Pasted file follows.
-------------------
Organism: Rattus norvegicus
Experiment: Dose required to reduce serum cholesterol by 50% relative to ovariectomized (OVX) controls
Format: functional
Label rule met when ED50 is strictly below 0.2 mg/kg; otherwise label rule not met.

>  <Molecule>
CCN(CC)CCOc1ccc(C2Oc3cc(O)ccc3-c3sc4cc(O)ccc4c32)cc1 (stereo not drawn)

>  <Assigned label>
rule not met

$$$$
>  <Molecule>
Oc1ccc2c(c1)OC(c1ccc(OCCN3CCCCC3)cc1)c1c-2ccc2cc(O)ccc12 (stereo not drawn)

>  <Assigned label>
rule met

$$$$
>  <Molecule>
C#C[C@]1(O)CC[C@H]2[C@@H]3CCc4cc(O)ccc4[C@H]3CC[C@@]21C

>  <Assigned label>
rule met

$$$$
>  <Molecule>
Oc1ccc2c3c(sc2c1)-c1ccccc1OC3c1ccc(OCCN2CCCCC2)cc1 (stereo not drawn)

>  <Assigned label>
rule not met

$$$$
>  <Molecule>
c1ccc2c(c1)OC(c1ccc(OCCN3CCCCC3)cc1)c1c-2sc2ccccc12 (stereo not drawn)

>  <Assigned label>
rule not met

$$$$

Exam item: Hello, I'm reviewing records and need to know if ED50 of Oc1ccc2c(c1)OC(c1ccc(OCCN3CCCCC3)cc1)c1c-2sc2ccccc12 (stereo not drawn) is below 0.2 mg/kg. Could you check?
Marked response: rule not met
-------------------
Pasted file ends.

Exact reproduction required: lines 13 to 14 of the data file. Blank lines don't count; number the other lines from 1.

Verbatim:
rule met

$$$$